Can you please introduce yourself?

I am Rosemary Audu, Professor of Virology at Lead City University, Ibadan and Director of Research at the Nigerian Institute of Medical Research. I am the Head of the Department of Microbiology, as well as, the Chairman of the NIMR Anti-Corruption and Transparency Unit (ACTU).

We are aware of your recent project on the monkeypox partnership; please tell us more about it.

The Canada-Africa Monkeypox Partnership (CAMP) is a monkeypox research project aimed at learning more about the virus. In Nigeria, we have had the virus for a long time. We had a few cases in 1971 when it was first reported in Nigeria, then in 2017, when we had an outbreak, and the most recent was in 2022. This virus has been reported in the developed world, with a strain derived from Nigeria wreaking havoc across the world. In 2022, so many individuals became infected, some died, and the disease was so widely spread.

The clinical presentation of mpox in the developed world is different from the picture in Nigeria. They have reported the disease more in immunocompromised patients and among gay and bisexual men. So, we want to understand the transmission dynamics of mpox in humans and animals in Nigeria in comparison with Canada. We also want to know the role of asymptomatic infection in our population. We shall explore the feasibility and acceptability of therapeutics and vaccines in the control of the disease in Nigeria.

Who are your collaborators for this project?

Our collaborators are based in Canada however, in Nigeria, five institutions are partnering to execute this project. The Institute of Human Virology Nigeria (IHVN) and Maryland Global Initiative Corporation (MGIC) will coordinate the clinical component, the University of Ilorin is responsible for the animal studies, Slum and Rural Health Initiative Network (SHRIN) will coordinate the community studies and NIMR will be in charge of all the laboratory analyses.

What is the prevalence and mortality ratio of monkeypox in Nigeria and why is this partnership so important?

Nigeria has the largest number of cases. We recorded nearly 800 cases between January 2022 and March 2023, which is the highest in Africa. We also have the largest number of deaths, with 9 recorded over this period. It is a problem in Nigeria, and we have the most cases, thus we must look into it and contribute to its resolution.

Are there vaccines against monkeypox and are they readily available in the country?

There are no vaccines known to be effective against monkeypox globally. There is a vaccine that has been used and recommended as pre-exposure prophylaxis for gay and bisexual men, as well as those who have occupational hazards, but they have only been tried in animals and phase I studies in the lab, but they have not been licensed in humans. So, one of the things this project hopes to achieve is to test it in humans, but that component will take place in Canada. Due to the decreasing number of mpox cases in Canada, we may have an opportunity to test those vaccines in Nigeria, to evaluate their effectiveness during this study.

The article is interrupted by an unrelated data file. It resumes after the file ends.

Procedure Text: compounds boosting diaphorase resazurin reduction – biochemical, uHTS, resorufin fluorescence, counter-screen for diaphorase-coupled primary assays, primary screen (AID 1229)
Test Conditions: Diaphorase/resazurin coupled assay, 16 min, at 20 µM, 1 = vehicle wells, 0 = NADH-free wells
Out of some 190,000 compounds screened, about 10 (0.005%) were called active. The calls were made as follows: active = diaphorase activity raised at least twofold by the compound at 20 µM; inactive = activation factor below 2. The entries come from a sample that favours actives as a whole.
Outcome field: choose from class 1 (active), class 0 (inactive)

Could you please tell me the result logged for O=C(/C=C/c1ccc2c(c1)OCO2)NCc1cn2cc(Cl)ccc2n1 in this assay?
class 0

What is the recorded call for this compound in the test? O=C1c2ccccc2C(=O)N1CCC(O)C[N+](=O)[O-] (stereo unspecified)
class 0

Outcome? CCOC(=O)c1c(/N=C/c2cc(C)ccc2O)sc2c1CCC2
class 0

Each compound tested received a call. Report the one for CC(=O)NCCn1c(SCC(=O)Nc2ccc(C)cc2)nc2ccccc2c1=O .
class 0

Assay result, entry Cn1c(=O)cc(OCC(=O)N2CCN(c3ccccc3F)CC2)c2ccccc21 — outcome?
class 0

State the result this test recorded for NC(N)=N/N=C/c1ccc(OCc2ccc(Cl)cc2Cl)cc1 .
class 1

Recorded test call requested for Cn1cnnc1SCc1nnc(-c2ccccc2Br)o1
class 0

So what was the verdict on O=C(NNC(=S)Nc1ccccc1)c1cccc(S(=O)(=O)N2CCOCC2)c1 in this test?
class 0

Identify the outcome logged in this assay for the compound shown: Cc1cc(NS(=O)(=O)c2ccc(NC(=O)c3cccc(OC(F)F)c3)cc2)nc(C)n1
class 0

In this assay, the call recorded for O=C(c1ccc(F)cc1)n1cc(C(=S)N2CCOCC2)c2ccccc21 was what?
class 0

Is the project focusing on rural, semi-rural, and urban communities in the country?

Our focus is anywhere we find the patients, we shall go there. Initially, we selected four states with the highest number of cases plus the FCT. However, due to the decline in the number of cases, we shall work with the Nigerian Infectious Diseases Society (NIDS) to enroll suspected cases anywhere we find them across every stratum of the country, urban or rural.

What are your strategies for community engagement, particularly in the hard-to-reach areas in the country?

We are collaborating with members of the community advisory board, who have prior experience reaching out to the community. We will draw on their expertise, and they will advise us on how to get to these places. One interesting aspect of this is that we will not only reach humans but also animals. We shall work with veterinary doctors all over the country and their associations, to get the animals and pets in the homes of confirmed cases. So, we are working with a group of experts; it is a multidisciplinary project, and we are optimistic that it will be successful.

What impact would this project have on the public health situation in the country?

Because monkeypox affects the broader populace, it is stigmatized. Aside from that, those affected are unable to go out, and their source of income would be impacted. Someone recently related their experience of drinking a lot of “agbo” (local concoction), which has its own set of adverse effects. There are so many uncertainties about this virus hence, findings from this study will offer the public accurate information about what they should avoid and prevent, which I am confident will benefit the country much.

Does NIMR have adequate capacity (human resources & equipment) to carry out this project?

NIMR has the capacity. Our component is majorly the laboratory component, and NIMR has a well-equipped laboratory to carry out this investigation. We will also enrol patients from our HIV clinic, which is one of the largest in Nigeria, so we have what it takes to run our component, and then we will support others with laboratory tests, so we have what it takes. Additionally, funds have been granted, and the NIMR management is supportive of this project. I am confident that we will conduct it successfully by the grace of God.

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